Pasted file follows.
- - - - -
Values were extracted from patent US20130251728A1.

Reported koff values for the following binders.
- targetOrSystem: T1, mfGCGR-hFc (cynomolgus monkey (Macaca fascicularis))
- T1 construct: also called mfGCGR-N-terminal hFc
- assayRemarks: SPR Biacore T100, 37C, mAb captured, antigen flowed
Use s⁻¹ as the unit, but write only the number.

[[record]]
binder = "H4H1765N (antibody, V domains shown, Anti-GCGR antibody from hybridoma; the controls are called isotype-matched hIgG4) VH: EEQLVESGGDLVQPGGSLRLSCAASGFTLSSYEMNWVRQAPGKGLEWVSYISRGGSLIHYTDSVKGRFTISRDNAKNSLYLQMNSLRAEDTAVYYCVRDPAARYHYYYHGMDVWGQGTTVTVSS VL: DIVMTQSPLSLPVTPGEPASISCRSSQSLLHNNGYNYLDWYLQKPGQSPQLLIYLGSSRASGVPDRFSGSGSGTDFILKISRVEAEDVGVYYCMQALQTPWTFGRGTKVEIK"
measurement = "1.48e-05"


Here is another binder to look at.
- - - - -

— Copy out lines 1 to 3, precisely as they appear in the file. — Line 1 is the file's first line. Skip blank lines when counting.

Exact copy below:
Values were extracted from patent US20130251728A1.

Reported koff values for the following binders.
- targetOrSystem: T1, mfGCGR-hFc (cynomolgus monkey (Macaca fascicularis))